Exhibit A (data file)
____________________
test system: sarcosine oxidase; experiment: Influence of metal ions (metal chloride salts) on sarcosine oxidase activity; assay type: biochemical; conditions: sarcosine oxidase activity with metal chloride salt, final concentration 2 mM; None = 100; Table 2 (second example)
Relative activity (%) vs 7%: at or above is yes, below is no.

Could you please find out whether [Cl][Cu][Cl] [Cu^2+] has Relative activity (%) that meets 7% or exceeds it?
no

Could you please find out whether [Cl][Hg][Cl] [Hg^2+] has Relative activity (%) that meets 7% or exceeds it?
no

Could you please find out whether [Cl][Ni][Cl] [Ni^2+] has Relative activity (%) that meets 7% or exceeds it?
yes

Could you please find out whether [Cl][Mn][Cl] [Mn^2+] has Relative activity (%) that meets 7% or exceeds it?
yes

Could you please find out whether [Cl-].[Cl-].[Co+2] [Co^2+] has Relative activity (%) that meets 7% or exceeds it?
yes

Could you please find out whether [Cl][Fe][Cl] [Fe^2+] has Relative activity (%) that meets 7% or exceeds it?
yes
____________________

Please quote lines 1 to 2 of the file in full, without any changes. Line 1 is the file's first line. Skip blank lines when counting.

test system: sarcosine oxidase; experiment: Influence of metal ions (metal chloride salts) on sarcosine oxidase activity; assay type: biochemical; conditions: sarcosine oxidase activity with metal chloride salt, final concentration 2 mM; None = 100; Table 2 (second example)
Relative activity (%) vs 7%: at or above is yes, below is no.